Director Tim Mackenzie-Smith was a fan of the band's music since he found their music back in the 1990s as a university student. He met band members Scipio and Patterson in 2017 in the hopes of making a documentary on them and the focus would be on their history, their rediscovery, and their present while also placing historical context. "Getting It Back: The Story of Cymande" has similarities with music documentaries such as "Thunder Soul" (2010), "A Band Called Death" (2012), and "Searching for Sugar Man" (2012), all dealing with musicians receiving newfound fame and limelight many years after their prime, though Cymande's case is unique with the British music scene, as those documentaries deal with American musicians. It's interesting to note that it was extremely rare for black British musicians to hit the UK music charts and there wasn't a particular scene or chart to support black music for the mainstream. There was ska and reggae, though it wouldn't be until the 1980s when black artists would make an impact chartwise. And by that time, Cymande was no longer together.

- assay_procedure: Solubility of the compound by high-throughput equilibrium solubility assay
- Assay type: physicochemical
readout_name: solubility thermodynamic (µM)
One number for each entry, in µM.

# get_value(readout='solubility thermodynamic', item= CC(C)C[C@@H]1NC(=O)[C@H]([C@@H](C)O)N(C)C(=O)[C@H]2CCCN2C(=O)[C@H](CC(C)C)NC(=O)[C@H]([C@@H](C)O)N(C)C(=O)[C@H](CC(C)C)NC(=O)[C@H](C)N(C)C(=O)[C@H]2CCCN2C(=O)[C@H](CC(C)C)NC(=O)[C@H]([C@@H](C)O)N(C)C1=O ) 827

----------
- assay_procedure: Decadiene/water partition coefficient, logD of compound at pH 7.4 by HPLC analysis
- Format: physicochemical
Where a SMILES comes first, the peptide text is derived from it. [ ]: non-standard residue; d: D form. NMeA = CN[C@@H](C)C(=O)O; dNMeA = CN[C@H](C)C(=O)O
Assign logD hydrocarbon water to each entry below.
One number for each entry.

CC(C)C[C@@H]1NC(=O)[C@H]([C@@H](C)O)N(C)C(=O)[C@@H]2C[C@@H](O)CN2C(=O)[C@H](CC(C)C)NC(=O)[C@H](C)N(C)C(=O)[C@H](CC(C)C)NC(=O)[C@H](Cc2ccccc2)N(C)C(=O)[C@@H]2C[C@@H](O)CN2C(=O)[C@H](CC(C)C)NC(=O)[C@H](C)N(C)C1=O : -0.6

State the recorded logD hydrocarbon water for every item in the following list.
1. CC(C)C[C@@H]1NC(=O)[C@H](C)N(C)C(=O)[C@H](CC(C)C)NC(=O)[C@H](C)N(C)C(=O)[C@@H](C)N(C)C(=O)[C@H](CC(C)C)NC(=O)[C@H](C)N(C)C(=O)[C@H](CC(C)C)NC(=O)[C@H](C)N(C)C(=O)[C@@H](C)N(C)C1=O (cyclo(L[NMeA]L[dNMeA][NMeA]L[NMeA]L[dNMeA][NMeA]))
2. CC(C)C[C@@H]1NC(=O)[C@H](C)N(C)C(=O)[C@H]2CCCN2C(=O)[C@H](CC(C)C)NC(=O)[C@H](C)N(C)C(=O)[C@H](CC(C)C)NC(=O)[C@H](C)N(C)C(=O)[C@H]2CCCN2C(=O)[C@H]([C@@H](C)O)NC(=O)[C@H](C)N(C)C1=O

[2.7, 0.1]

The film also breaks down a number of Cymande songs and their unique qualities. The funky bassline in "Bra" made it easy for breakdancers to hit their steps and for DJs to extend the loop. "Dove" had a mystical prog-rock sounding echo that would last in the eardrums and a powerful chant at the end. "One More" and its smooth groove is soothing to the ears and the mind. "Zion I" is lyrically poetic and undeniable in its greatness. Even though it has been more that fifty years since these songs were originally recorded and released, they seem fresher than ever in the new millennium, and they are continuing to find fresh faces in audiences as their fanbase continues to grow. Getting It Back" is a well structured documentary to expose their music to more and to answer many of the band's mysteries, and should be essential viewing for all music lovers.